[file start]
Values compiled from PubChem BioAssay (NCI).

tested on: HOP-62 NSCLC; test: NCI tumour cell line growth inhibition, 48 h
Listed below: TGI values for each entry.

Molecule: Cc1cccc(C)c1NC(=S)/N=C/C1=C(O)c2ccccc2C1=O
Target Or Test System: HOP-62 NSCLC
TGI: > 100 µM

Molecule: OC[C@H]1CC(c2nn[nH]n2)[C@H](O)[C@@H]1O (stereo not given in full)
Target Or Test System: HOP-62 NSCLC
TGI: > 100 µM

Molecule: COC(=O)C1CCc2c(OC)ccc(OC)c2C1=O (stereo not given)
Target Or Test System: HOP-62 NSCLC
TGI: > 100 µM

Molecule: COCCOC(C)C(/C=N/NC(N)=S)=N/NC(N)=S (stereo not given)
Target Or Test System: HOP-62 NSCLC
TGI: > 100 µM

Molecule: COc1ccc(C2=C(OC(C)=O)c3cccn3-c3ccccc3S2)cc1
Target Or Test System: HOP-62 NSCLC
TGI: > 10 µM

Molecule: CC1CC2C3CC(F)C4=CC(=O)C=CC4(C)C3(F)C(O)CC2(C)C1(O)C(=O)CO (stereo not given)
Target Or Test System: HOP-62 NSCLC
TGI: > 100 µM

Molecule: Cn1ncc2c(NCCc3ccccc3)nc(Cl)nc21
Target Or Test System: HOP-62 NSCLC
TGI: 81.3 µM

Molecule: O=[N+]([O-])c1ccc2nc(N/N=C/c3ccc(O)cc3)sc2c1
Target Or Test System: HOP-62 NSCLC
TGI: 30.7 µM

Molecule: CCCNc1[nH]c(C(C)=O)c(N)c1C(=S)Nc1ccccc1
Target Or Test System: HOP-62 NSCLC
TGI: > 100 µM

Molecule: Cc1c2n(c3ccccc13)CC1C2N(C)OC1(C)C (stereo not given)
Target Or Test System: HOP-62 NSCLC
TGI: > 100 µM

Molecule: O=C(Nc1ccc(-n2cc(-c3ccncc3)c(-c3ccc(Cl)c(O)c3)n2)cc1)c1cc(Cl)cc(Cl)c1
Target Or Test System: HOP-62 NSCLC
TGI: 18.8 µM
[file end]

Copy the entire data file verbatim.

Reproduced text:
Values compiled from PubChem BioAssay (NCI).

tested on: HOP-62 NSCLC; test: NCI tumour cell line growth inhibition, 48 h
Listed below: TGI values for each entry.

Molecule: Cc1cccc(C)c1NC(=S)/N=C/C1=C(O)c2ccccc2C1=O
Target Or Test System: HOP-62 NSCLC
TGI: > 100 µM

Molecule: OC[C@H]1CC(c2nn[nH]n2)[C@H](O)[C@@H]1O (stereo not given in full)
Target Or Test System: HOP-62 NSCLC
TGI: > 100 µM

Molecule: COC(=O)C1CCc2c(OC)ccc(OC)c2C1=O (stereo not given)
Target Or Test System: HOP-62 NSCLC
TGI: > 100 µM

Molecule: COCCOC(C)C(/C=N/NC(N)=S)=N/NC(N)=S (stereo not given)
Target Or Test System: HOP-62 NSCLC
TGI: > 100 µM

Molecule: COc1ccc(C2=C(OC(C)=O)c3cccn3-c3ccccc3S2)cc1
Target Or Test System: HOP-62 NSCLC
TGI: > 10 µM

Molecule: CC1CC2C3CC(F)C4=CC(=O)C=CC4(C)C3(F)C(O)CC2(C)C1(O)C(=O)CO (stereo not given)
Target Or Test System: HOP-62 NSCLC
TGI: > 100 µM

Molecule: Cn1ncc2c(NCCc3ccccc3)nc(Cl)nc21
Target Or Test System: HOP-62 NSCLC
TGI: 81.3 µM

Molecule: O=[N+]([O-])c1ccc2nc(N/N=C/c3ccc(O)cc3)sc2c1
Target Or Test System: HOP-62 NSCLC
TGI: 30.7 µM

Molecule: CCCNc1[nH]c(C(C)=O)c(N)c1C(=S)Nc1ccccc1
Target Or Test System: HOP-62 NSCLC
TGI: > 100 µM

Molecule: Cc1c2n(c3ccccc13)CC1C2N(C)OC1(C)C (stereo not given)
Target Or Test System: HOP-62 NSCLC
TGI: > 100 µM

Molecule: O=C(Nc1ccc(-n2cc(-c3ccncc3)c(-c3ccc(Cl)c(O)c3)n2)cc1)c1cc(Cl)cc(Cl)c1
Target Or Test System: HOP-62 NSCLC
TGI: 18.8 µM